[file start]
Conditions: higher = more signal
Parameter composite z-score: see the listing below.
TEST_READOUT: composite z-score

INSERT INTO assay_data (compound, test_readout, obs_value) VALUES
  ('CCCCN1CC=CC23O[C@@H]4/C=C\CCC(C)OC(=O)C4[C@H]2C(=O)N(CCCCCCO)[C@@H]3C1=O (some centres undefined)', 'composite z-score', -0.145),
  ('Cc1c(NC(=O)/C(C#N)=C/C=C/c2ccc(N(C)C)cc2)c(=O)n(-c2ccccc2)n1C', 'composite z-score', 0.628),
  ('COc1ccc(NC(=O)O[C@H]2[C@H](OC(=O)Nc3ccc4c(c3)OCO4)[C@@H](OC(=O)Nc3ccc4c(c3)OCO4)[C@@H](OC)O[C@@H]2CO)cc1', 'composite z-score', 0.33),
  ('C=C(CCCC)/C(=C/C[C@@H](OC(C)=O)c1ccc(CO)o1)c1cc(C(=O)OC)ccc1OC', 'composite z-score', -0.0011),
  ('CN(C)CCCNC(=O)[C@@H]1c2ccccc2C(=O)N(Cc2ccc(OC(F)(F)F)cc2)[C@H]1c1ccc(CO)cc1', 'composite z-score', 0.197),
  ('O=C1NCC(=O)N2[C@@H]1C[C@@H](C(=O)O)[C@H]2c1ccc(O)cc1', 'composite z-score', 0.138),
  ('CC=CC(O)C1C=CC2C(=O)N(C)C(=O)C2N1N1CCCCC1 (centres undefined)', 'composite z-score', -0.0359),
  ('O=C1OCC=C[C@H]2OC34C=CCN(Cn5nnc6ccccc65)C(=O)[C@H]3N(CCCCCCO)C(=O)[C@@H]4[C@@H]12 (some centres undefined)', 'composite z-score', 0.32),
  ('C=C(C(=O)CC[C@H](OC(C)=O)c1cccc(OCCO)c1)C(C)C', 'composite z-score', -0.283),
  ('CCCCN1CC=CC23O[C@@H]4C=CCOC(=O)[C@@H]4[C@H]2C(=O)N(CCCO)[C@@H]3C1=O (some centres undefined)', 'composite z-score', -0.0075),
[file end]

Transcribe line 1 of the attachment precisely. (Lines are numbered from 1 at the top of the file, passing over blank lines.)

Conditions: higher = more signal